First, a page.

Our New Map and Guide to New Deal New York
by Richard Walker

Two years in the making, the Living New Deal’s newest publication, a “Map and Guide to New Deal New York” highlights nearly one thousand public works throughout the five boroughs and describes 50 of the city’s notable New Deal buildings, parks, murals, and artworks. The 18 x 27 inch, multi-color, citywide map folds to pocket size. Three inset maps offer walking tours to the New Deal in Central Park, Midtown, and Downtown Manhattan. The “Map and Guide to New Deal New York” is the second map the Living New Deal has published showing the impact of the New Deal. “Guide to the Art and Architecture of San Francisco,” published in 2013, has proved popular with residents, tourists, and teachers alike.

We are grateful to the many people who guided us in selecting the New Deal sites featured on the New York map and who carefully reviewed many drafts. Special thanks for the excellent work of cartographer Molly Roy and designer Linda Herman. Two events will be held in Manhattan to celebrate the completion of the New York map. Each will feature leading New Deal historians, authors, and exhibits on New Deal history and activism.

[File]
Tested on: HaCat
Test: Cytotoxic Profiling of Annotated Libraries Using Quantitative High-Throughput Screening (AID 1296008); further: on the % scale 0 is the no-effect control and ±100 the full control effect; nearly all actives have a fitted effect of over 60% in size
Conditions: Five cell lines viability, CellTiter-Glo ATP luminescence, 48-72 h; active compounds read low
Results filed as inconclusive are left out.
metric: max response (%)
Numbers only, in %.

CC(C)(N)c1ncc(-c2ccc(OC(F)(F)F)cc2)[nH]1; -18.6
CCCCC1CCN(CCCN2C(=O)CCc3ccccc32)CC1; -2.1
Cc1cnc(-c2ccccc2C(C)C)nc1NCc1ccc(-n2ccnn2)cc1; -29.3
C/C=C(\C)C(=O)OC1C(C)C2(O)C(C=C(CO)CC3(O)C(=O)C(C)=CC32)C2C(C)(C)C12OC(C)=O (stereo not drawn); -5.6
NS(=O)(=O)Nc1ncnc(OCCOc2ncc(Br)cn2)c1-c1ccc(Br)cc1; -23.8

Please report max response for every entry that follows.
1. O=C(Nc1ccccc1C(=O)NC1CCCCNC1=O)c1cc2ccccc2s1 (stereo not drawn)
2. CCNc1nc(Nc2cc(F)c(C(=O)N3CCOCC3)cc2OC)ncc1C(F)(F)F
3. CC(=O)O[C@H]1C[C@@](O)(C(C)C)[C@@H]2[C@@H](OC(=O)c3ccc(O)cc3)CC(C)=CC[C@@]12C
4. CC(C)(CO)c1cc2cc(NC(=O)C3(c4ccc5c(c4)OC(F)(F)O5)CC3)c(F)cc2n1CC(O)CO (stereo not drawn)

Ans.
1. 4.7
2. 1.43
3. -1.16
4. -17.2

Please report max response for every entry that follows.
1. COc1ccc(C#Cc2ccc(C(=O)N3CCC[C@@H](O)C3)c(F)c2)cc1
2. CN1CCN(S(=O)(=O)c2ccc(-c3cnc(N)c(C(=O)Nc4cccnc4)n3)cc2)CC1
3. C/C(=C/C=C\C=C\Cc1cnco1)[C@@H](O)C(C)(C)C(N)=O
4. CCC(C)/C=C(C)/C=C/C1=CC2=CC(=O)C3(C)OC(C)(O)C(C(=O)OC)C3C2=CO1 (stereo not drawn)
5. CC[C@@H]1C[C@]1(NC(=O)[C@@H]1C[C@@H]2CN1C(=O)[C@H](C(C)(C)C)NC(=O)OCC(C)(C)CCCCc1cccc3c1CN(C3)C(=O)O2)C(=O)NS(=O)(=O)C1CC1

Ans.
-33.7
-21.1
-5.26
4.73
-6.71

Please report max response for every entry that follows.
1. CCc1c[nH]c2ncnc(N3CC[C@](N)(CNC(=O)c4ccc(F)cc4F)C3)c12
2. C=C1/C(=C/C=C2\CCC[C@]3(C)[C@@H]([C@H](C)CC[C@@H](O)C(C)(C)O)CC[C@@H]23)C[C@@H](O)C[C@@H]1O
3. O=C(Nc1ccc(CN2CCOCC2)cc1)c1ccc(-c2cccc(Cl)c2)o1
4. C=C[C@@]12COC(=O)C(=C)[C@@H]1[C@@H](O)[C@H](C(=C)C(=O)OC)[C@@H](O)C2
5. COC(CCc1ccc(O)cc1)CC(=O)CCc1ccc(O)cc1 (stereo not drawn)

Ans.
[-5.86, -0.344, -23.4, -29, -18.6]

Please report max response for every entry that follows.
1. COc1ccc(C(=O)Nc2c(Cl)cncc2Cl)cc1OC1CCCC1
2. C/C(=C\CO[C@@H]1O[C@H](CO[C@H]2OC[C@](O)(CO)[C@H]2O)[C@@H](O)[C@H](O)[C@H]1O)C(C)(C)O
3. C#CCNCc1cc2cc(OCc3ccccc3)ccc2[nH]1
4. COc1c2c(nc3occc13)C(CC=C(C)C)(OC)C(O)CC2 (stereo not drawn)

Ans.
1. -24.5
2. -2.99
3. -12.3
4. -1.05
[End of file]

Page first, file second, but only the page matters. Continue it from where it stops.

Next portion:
Thurs, May 11, 6pm at Roosevelt House at Hunter College. Information and registration

Thurs, May 18, 6:30pm, Museum of the City of New York. Information and registration

The Map and Guide to New Deal New York can be purchased for $6.

Art Review: American Painting of the 1930s
by Richard Walker

Art of the 1930s may finally be coming back into fashion—something that New Deal aficionados can celebrate.

It has been a long time since a major exhibit of art from the 1930s has been mounted, but curators at the Art Institute of Chicago rectified that last summer with an installation, originally titled “After the Fall: American Painting in the 1930s.” I saw the exhibit this winter at Musee de l’Orangerie in Paris. It has since moved to London’s Royal Academy of Arts, where it will be on display until June 4, 2017.